Few countries come close to how I felt about Japan once I returned from it.
Maybe because it was a complete culture switch. Maybe because I’ve been enamored by its ways, no matter how mundane the influences that seeped into my life (kanji and kimono, anime and manga, sushi and yakisoba, bonsai and zen). Maybe because it has a way of soothing and invigorating your soul with the way it values nature, design, technology, and doing things well.
In the spring (gasp, a season I never experienced before) of 2014, just in time for the cherry blossom bloom, we visited the Kansai region. In Kyoto, it was all about getting a feel for old Nihon through its well-preserved temples and districts.
Click on the images to view larger. View the whole album here.
This Shinto shrine to the deity Inari was a visual treat with striking orange everywhere, especially on its thousand gates (“senbon torii”) that you could trek all the way into the mountain. At the quintessential photo spot of the landmark, some posts appear to be sponsored by companies.
Another way this temple set itself apart was Inari’s dutiful foxes (“kitsune”) scattered about, from statues scowling at you, to offerings you drew faces on, to kawaii plushies for sale.
The Temple of the Golden Pavilion was once a statesman’s villa turned Zen temple, whose main attraction is said golden structure, but also features sprawling grounds with springs, ponds, pagoda, paths, and other spots to explore. (There’s also a Ginkakuji, a “silver” pavilion in another ward, which we didn’t visit.)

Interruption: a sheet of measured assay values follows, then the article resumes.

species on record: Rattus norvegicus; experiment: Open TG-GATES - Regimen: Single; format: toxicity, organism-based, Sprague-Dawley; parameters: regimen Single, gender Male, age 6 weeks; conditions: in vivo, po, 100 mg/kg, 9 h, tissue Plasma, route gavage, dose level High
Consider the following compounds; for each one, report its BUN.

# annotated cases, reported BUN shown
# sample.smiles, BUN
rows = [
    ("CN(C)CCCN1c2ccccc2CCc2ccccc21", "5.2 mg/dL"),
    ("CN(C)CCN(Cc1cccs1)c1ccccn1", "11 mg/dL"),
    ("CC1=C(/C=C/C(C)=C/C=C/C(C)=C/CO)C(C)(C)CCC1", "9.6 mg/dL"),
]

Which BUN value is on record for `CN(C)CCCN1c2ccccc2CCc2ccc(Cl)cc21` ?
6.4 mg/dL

Literally “storm mountain”, we seem to have dropped by when a storm was, indeed, brewing over the mountain. This is another famous touristy neighborhood, featuring Togetsukyo (“moon-crossing bridge”), rickshaw tours (pulled by people), another Zen temple (Tenryu-ji), and the Sagano bamboo forest. In between were blocks of shops and modern architectural homes that blended old and new.
We wound up in Shijo street and had a look at the nearby market. It was one long corridor filled with eye-catching wares, from pretty souvenirs to raw food.
Experiencing Japan was like this: every corner was something new, different, interesting to look at. It may have been ordinary for the locals, but it felt special because you could see the deliberate care and effort. The smallest piece of candy, brush stroke, or store arrangement was artistic.
Up next: Osaka
Our home base was actually Osaka, but it took several days of zipping back and forth to check off Kyoto, taking about an hour each way via train.
Did I intentionally hold off on sakura pics in this post? Maybe. See all photos here.